Anyway, like the other works of Moore's that I've read, this one left me feeling sort of ambivalent, really liking it, and yet not quite liking it as much as I feel it deserves... and not being sure whether that's my fault, or Moore's.



Dark Victory by Jeph Loeb.

This thing was so boring it was practically unreadable. Part of the problem is that the art was just horrible, flat, expressionless, with wonky proportions and ugly characters and just ugh. But even aside from that, the grammar was bad, the arrangement of the dialogue was confusing, and the story was repetitive and uninteresting. Each installment retold pieces from all the previous installments, and failed to integrate them into the story so that they would seem natural; the characters said things that should have been incorporated into the narrative, because they made no sense as dialogue... Blah.

Also Jeph Loeb seems to have a habit of trying to pack every single villain into each of his stories. Overkill much?



Arkham Asylum by Grant Morrison.

Holy shit, man.

First of all, Dave McKean was the perfect choice of artist for this book. I don't even think the book could exist if it weren't for McKean. The art is thoroughly, thoroughly disturbing.

But I don't mean to discredit the amount of detail Grant Morrison put into his descriptions for every single panel, either. I've got the edition with the script printed at the back, and wow. I'm about to run out and buy stacks of books by Jung and Campbell and Crowley, because I'm completely embarrassed by how little of the genius of the book I picked up while reading it. It's just packed with visual allusions to mythology and religion and mysticism and psychology; the amount of symbolism in every page, every scene, every line, every underlying idea, is mind-boggling.

There were still things about it that seemed off to me, though. I mean, the setup was fine: asylum breakout, inmates demand to see Batman -- and knowing Batman, he would choose to go. Maybe more out of masochism than heroism, really. He was a little too confessional with Gordon, I thought, and Gordon was a bit too fatherly; their relationship felt a little off. But then, I can't think of a better way to have incorporated that uneasy comment about how going to Arkham would feel like coming home.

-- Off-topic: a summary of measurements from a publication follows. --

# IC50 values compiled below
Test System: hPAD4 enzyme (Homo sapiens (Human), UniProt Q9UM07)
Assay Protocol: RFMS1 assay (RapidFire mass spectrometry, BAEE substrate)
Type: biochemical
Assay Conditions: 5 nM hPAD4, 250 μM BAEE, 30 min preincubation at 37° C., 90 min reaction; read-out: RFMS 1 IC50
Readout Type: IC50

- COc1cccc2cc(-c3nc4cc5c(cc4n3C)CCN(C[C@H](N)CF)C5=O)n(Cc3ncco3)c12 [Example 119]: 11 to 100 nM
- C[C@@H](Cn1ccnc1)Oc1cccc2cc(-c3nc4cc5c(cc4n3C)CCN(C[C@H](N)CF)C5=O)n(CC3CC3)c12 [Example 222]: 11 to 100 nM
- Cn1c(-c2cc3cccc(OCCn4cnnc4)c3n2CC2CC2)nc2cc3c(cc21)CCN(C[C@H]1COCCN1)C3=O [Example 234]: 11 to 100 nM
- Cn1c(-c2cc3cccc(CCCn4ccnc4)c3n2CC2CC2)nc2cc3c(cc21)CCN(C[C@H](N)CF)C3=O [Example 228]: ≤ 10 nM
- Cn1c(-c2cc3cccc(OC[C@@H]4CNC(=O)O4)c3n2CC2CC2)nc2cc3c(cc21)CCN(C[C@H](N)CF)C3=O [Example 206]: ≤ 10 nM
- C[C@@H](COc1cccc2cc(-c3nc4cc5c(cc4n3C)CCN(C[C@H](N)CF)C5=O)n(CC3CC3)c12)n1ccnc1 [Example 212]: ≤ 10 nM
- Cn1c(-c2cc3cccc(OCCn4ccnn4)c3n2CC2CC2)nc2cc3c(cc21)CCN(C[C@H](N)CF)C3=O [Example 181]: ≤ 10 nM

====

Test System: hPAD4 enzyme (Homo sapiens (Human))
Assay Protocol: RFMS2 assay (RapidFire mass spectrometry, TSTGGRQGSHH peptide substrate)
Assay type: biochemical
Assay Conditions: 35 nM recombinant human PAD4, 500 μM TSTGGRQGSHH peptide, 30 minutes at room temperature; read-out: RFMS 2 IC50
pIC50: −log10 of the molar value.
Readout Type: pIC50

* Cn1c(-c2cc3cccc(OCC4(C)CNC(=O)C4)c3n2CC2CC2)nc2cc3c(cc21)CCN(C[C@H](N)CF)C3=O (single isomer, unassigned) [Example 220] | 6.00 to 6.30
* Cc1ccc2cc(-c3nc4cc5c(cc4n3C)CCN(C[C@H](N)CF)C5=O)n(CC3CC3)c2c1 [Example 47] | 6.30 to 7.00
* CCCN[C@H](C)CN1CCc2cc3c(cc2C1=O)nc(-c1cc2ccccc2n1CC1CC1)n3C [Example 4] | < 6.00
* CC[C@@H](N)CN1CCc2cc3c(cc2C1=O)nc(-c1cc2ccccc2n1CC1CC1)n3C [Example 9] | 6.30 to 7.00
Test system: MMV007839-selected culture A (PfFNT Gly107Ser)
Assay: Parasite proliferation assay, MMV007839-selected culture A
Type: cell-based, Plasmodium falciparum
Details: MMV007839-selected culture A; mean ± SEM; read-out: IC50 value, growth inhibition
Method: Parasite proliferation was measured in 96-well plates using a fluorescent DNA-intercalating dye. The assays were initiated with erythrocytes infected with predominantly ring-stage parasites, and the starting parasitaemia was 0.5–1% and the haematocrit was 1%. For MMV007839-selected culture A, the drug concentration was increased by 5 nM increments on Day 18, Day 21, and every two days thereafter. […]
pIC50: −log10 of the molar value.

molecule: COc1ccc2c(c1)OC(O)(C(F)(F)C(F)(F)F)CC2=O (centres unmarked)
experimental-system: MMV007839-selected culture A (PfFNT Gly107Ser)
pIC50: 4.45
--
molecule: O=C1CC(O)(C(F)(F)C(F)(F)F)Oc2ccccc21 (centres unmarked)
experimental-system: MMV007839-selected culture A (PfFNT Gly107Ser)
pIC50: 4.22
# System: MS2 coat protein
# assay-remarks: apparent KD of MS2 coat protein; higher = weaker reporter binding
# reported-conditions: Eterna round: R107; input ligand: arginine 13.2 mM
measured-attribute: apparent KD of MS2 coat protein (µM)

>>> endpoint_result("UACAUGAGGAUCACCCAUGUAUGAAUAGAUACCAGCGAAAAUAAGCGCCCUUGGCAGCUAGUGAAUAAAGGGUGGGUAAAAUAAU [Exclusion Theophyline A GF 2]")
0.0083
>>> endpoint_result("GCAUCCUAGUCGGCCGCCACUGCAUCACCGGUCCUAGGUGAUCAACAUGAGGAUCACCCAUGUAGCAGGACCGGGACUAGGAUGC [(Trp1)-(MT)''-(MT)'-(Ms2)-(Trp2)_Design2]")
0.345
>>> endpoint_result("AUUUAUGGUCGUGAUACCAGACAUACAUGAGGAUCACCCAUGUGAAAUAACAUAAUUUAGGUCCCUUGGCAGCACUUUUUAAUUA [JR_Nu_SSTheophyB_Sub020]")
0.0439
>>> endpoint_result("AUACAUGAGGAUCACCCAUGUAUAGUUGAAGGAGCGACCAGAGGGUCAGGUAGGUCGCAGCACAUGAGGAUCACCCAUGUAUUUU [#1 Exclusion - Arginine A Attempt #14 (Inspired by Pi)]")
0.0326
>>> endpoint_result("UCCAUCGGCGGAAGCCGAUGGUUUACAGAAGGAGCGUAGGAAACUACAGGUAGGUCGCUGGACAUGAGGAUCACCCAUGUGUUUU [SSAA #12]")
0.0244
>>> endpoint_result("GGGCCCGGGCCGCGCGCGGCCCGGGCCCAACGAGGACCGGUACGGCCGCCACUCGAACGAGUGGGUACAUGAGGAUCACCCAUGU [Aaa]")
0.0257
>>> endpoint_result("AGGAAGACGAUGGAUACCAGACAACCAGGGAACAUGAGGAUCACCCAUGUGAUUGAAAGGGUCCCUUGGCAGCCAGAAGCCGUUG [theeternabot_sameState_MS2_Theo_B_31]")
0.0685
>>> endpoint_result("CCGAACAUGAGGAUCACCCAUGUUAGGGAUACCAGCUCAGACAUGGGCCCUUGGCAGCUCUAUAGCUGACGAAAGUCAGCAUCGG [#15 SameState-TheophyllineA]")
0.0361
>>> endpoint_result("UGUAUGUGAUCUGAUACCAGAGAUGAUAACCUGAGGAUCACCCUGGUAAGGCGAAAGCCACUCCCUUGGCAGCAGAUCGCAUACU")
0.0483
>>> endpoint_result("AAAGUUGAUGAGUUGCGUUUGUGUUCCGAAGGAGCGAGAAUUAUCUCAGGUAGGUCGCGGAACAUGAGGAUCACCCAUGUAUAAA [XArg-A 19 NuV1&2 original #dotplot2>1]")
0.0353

The Joker was fucking excellent, and I loved his reaction to, "I say we take the mask off. I want to see his real face." -- "Oh, don't be so predictable, for Christ's sake! That is his real face." Maybe that was partly just an authorial device to prevent Batman's being clobbered and unmasked by all the inmates en masse, but it was also so, so true -- and the kind of truth that the Joker would recognize better than anyone else.

I wasn't so sure about Batman's total failure at word-association. Surely this is a man who can think on his feet, and answer questions without revealing any more about himself than he wants to? I get that the point was to show how afraid Batman really is of examining his own psyche, and it’s a very interesting problem; I just don't know that his totally tripping right the fuck out over a few words quite fit.

Then things sort of degenerate into a game of hide and seek, which is a pretty good setup to pit Batman against each of his old enemies in turn, to have them each present to him some separate fear that haunts him, and let him conquer them one at a time... but it sort of... I mean, most of them come at him with accusations, revelations, insidious ideas, and he only refutes them with physical might, kicking, punching, stabbing, so that he still always comes off as somehow impotent: they confront him with internal fears, internal demons, and his only defense is an external one, destruction. Which, come to think of it, is pretty accurately representative of Batman as we know him. Here is a man who seriously cannot deal with internal problems. To the point that he would rather jab shards of glass through his hand as a distraction, apparently.

I loved Harvey, and loved how -- I think -- he actually made a choice to let Batman go at the end, without really consulting his coin. I loved his comments on the moon, expressing his outlook on the world. I didn't understand why Batman was apparently setting everyone free. I mean, it's a nice parallel for Pandora's Box, hope and all; but I'm not sure why Batman would want to open that box. I guess maybe it was his only way out?